11. June 2014
I have been busy working on new post based on performing geospatial analysis in QGIS, but I had to take a quick detour on this topic to talk about some really great features that will be coming out in the next release of QGIS, 2.4. Keep in mind that I downloaded the nightly release of QGIS just a few days ago and these are the most exciting new features in QGIS that I have noticed.
Field Calculator Bar
First, I have read the most about this new feature (here in Nathan Woodrow’s blog) , and this is what pushed me to set up a new development VM just to download it and give it a test drive. In QGIS 2.4 you have a new option to update your attribute data, the new Field Calculator Bar cuts out a step in the analysis process and makes calculating a new attribute values VERY QUICK and EASY.
I know this may now seem like a big deal to most seasoned GIS professionals, but I have taught many intro to GIS classes and I have seen many people just getting their feet wet in a GIS program and not fully understanding how to operate a “Field Calculator”. I think that this method will make it much more user friendly since its very similar to MS Excel or LibreOffice Calc.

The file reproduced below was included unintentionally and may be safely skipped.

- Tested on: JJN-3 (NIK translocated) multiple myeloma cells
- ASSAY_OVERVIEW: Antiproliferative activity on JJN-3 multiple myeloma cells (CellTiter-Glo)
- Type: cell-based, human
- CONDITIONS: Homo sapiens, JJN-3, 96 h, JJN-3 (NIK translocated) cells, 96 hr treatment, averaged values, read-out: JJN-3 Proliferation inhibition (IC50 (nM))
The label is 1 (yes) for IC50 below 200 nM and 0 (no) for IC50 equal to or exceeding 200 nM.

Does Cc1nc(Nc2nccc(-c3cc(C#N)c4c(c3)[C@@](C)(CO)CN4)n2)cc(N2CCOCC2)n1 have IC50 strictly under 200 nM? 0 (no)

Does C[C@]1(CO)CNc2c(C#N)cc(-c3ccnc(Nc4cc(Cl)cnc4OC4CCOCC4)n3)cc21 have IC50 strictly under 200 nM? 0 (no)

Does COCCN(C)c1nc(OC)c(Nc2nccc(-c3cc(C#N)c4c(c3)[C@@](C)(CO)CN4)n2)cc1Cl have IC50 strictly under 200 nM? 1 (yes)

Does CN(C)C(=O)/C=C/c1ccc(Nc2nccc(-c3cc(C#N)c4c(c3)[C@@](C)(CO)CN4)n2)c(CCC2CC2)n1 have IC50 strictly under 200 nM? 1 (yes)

View Map in Color Blindness and Grayscale Mode
Now when I read that QGIS was including a method for you to simulate your map being view by a person who has Color Blindness, I was truly impressed. I have been asked soooo many time that I should create a map that is color blind friendly, and I have tried to comply with these requests. However, as many GIS professionals know, it is really difficult to style a map that is totally color blind friendly, but I know that this new feature will definitely help map better maps that can be view by all. Maybe, my old work place, Arlington County, can finely create a Zoning Map that uses colors and not just annotation and red dashed lines.
Finally, Composer Export Labeling Fixed
In one of my first post on Vintage Cartography in QGIS (post here) I noticed that my labels were not being properly drawn when I exported my map to a *.png. But I am happy to say that this issues is fixed, and it’s now working like a champ..
This next release of QGIS will be just as impressive as the past release. When I first started using this open-source desktop GIS software, it was a little buggy. However, with each release the software become more and more stable. I think that it’s truly becoming a strong competitor to ArcGIS Desktop, and its certainly MUCH cheaper. I enjoy working with it and I hope that these strong updates keep on coming from the QGIS development team. Cheers!